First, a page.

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Davis Journal

Hopebox Theatre founder named 2024 Athena Award recipient

Feb 08, 2024 02:11PM ● By Becky Ginos
Jan Williams is a four time cancer survivor. She started Hopebox Theatre as a way to help others who are battling cancer. - Williams stands in front of the theater’s Wall of Hope that has the names of everyone they’ve honored. Courtesy photos

Jan Williams is a four time cancer survivor. She started Hopebox Theatre as a way to help others who are battling cancer. - Williams stands in front of the theater’s Wall of Hope that has the names of everyone they’ve honored. Courtesy photos

KAYSVILLE—Jan Williams is a four time cancer survivor. Her journey led her to creating the Hopebox Theatre in Kaysville with the mission of “Bringing Hope to the Families Battling Cancer through the Performing Arts.” For her contribution to improving the quality of life for others in the community, the Davis Chamber Women in Business named her as recipient of the 2024 Athena Award.

“I feel so honored,” said Williams. “I’m so impressed by the caliber of ladies there (chamber) all trying to do the right thing to make a business work.”

According to the chamber, the prestigious Athena International Award is given to individuals who “demonstrate excellence, creativity and initiative in their business or profession,” and provide valuable service by contributing time and energy to the community and assisting women in realizing their full leadership potential.

Williams had her first bout with cancer when she was expecting her second son. “It was melanoma and I had to have surgery while I was pregnant,” she said. “I had the baby successfully but two years later it came back.”

She was living in California at the time. “It was hard treatment,” Williams said. “I had to come home because I needed help. I had a 2-year-old and a 5-year-old. It was rough.”

Williams said she thought that was the end of her cancer story. “I was a hairdresser. I had a little singing group. I have been involved with theater and dance all of my life.”

In 2014, I got a different cancer, she said. “It was stage 3 ovarian cancer. It was not related to the first cancer. When I had a hysterectomy they didn’t take my ovaries and I got cancer. I had to start chemo again.”

By this time, Williams had formed a musical theater group called Showstoppers. “I grew it to 300 kids,” she said. “It was an amazing experience but when I got ovarian cancer I had to let it go. The treatment was too hard.”

Toward the end of her treatment, Williams said she was not doing well. “I had lost all of my hair and chemo was taking a toll. I was pretty down about all that I had worked for and I missed the kids and teaching. It was super hard at home.”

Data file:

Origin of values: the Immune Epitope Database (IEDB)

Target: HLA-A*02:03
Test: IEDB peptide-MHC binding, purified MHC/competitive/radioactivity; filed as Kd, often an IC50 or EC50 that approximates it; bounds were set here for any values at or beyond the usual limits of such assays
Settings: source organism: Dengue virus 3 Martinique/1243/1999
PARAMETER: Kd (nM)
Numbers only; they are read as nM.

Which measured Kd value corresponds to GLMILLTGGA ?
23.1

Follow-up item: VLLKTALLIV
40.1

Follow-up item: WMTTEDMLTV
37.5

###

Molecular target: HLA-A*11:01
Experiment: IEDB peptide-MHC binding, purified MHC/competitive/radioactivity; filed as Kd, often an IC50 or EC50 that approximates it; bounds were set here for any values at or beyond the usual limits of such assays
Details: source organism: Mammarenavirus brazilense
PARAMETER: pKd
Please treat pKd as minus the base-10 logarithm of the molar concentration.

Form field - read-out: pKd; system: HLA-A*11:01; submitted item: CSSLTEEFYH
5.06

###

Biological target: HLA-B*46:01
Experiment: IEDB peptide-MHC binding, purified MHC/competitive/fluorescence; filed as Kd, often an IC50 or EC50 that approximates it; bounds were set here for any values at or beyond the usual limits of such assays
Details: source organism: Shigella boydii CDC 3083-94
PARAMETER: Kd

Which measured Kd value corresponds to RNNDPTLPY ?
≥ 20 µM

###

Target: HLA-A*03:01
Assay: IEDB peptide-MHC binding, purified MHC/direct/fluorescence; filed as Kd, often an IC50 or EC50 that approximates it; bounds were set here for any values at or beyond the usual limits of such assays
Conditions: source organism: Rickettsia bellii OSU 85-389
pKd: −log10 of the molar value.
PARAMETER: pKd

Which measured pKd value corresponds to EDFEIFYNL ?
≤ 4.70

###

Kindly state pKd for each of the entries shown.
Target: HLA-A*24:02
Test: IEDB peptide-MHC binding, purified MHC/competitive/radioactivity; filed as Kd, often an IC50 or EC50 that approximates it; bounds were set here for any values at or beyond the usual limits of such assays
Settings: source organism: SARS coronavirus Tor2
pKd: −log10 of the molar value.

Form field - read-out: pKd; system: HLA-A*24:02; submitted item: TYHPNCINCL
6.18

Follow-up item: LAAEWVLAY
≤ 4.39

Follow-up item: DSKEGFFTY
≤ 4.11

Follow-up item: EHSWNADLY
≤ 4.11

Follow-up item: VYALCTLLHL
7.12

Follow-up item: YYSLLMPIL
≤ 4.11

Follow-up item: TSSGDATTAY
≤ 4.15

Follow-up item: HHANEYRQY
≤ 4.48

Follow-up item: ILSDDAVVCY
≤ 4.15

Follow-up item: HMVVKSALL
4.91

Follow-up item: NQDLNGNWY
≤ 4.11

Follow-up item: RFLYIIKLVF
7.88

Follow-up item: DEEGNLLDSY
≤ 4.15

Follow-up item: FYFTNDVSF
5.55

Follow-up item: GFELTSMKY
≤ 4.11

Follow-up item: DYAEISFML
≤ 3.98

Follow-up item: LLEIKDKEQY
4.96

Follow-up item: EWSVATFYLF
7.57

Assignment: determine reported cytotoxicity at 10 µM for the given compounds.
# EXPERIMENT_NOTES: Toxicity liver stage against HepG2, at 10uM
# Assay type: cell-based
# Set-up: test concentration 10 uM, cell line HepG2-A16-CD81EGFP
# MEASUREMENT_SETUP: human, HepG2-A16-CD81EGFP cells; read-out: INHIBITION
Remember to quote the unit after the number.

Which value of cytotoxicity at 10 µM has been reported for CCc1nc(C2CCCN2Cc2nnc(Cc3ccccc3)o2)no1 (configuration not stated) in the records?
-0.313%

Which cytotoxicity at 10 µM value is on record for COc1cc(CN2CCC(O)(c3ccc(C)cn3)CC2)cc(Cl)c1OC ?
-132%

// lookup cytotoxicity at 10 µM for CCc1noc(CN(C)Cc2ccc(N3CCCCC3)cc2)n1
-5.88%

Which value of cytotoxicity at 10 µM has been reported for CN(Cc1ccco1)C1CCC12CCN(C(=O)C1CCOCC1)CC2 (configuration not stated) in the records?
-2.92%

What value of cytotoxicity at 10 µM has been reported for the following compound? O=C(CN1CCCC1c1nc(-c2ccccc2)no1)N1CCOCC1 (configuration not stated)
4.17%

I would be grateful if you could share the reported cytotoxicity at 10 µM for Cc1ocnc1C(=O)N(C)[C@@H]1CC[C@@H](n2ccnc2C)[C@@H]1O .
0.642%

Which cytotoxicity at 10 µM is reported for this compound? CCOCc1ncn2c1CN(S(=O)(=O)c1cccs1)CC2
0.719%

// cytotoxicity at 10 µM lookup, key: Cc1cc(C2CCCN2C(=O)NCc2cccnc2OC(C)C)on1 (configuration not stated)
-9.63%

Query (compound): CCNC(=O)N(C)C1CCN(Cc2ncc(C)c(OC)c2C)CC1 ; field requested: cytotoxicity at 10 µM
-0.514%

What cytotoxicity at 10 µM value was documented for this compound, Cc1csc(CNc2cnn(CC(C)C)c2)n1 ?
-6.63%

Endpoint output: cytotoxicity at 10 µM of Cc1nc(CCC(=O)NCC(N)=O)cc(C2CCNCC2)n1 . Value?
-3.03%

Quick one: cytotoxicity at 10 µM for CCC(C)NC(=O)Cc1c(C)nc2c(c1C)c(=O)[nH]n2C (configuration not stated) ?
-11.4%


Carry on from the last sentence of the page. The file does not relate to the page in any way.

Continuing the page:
One night the doorbell rang and when she opened the door, her students were there and started singing. “They sang all of my favorite music. It touched my soul and brought me so much hope. It was a great and wonderful experience when I had felt so dark.”

Williams said she couldn’t sleep that night because she was on a high. “My mind was going and I was thinking ‘if this brings me hope that maybe I can get through this how can I give others this feeling?’ It was so powerful to me.” 

After having chemo all day, Williams said she would go see a musical production when she could. “I thought if I could find a small box theater I could put on a show for them (cancer patients). It became the Hopebox Theatre. I wrote it down and thought I need to get this going.”

Williams said one of her friends told her if she ever wanted to open a theater to let her know because her husband had always wanted to do one.

“I called him and before I met with him I remembered that before I got cancer I had come across an old church. Just out of curiosity I went by and it was for sale. I met with Curtis Dalton and pitched it to him.”

Williams took him by the place, she said. “I could see this look of apprehension. I said ‘you’re afraid I’m going to get cancer and die. I could get hit by a car and my life would be over. Just go for it.’ He got on board, his mother passed away when he was young from cancer.”

They remodeled the church and made it into the theater, she said. “It was an amazing experience. It took a lot of blood, sweat and tears.”

In 2015 the theater opened but then Williams got cancer again. “It was stage 3 colon cancer,” she said. “They think I had it while I had ovarian cancer, they just didn’t know it.”

Williams had a different treatment, she said. “I had this little fanny pack with chemo. We’d do the show and I’d be sick so I couldn’t drive home.”

However, she was able to keep Hopebox going. “This place brings life to someone in the community who is battling cancer.”

The cast nominates recipients then they dedicate the show to the person who is selected, she said. “It gives them something to look forward to and hold onto.”

It may be a small theater but it’s doing great things, said Williams. “I meet warriors battling cancer. It’s an honor to help any way I can. I’ve been there several times.”